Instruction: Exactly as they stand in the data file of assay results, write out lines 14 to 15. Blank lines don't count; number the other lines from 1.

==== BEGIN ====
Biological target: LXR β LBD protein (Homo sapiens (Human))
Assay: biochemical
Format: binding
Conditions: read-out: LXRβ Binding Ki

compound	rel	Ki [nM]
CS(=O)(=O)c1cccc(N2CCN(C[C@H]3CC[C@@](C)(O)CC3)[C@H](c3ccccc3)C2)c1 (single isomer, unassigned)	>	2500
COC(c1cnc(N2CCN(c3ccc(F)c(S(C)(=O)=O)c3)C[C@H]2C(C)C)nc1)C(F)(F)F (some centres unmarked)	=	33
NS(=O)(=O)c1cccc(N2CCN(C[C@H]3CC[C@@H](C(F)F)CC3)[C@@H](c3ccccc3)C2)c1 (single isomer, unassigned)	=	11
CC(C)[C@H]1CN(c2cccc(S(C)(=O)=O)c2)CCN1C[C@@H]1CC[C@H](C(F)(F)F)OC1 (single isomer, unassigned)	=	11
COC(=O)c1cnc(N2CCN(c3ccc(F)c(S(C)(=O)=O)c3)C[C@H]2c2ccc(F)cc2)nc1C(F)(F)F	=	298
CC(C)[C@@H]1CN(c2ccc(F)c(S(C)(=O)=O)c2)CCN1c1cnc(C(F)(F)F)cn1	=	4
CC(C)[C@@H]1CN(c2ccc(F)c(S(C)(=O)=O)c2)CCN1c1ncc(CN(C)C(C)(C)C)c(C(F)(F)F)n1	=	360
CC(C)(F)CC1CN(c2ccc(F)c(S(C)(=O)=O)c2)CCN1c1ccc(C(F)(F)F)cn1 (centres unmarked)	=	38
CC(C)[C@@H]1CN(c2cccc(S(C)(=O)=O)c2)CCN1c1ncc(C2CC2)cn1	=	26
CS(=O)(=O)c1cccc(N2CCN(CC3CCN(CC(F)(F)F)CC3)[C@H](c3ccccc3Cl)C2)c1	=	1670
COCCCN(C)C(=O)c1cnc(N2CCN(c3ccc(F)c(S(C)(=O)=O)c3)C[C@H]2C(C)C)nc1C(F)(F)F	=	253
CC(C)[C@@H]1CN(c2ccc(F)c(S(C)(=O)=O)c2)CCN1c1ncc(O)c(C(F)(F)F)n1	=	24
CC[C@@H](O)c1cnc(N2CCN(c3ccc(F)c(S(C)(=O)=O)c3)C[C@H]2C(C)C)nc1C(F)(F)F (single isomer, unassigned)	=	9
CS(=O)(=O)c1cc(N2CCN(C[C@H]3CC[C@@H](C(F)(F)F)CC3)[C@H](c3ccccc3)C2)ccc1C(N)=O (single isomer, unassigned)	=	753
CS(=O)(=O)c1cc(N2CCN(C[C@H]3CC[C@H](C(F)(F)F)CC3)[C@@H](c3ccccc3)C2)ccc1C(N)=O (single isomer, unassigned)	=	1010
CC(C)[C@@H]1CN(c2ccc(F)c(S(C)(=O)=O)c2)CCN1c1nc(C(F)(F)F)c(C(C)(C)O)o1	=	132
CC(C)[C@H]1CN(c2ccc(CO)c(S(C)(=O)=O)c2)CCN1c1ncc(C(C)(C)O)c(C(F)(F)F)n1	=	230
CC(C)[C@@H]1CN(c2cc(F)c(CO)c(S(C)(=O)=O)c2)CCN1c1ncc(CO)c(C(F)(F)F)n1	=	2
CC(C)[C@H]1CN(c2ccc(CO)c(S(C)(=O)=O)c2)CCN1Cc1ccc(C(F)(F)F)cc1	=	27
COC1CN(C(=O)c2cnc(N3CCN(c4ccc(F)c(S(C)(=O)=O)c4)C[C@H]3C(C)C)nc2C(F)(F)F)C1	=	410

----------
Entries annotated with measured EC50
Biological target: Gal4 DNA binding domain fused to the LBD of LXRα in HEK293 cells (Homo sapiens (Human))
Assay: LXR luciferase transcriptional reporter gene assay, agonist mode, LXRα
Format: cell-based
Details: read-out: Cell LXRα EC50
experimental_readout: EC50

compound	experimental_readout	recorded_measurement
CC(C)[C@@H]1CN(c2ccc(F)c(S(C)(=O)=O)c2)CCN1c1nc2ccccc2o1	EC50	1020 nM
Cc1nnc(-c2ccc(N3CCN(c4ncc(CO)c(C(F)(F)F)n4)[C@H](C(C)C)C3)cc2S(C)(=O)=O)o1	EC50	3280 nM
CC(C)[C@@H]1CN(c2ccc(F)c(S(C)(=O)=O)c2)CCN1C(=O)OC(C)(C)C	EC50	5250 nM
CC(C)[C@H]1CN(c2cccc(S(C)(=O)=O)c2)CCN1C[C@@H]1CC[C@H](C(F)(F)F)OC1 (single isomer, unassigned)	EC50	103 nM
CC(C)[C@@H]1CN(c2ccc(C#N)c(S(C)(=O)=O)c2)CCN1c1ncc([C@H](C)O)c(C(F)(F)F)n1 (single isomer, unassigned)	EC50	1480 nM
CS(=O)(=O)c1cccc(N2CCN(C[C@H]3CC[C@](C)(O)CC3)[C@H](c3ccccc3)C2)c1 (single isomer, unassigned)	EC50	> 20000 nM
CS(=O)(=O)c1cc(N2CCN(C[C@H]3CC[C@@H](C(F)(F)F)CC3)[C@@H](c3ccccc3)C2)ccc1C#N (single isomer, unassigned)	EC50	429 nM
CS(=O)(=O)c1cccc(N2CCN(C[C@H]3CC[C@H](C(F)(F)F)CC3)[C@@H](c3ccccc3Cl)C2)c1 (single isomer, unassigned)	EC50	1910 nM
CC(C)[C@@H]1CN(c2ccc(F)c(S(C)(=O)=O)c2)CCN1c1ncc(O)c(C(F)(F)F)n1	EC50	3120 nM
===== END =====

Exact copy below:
CC(C)[C@@H]1CN(c2cccc(S(C)(=O)=O)c2)CCN1c1ncc(C2CC2)cn1	=	26
CS(=O)(=O)c1cccc(N2CCN(CC3CCN(CC(F)(F)F)CC3)[C@H](c3ccccc3Cl)C2)c1	=	1670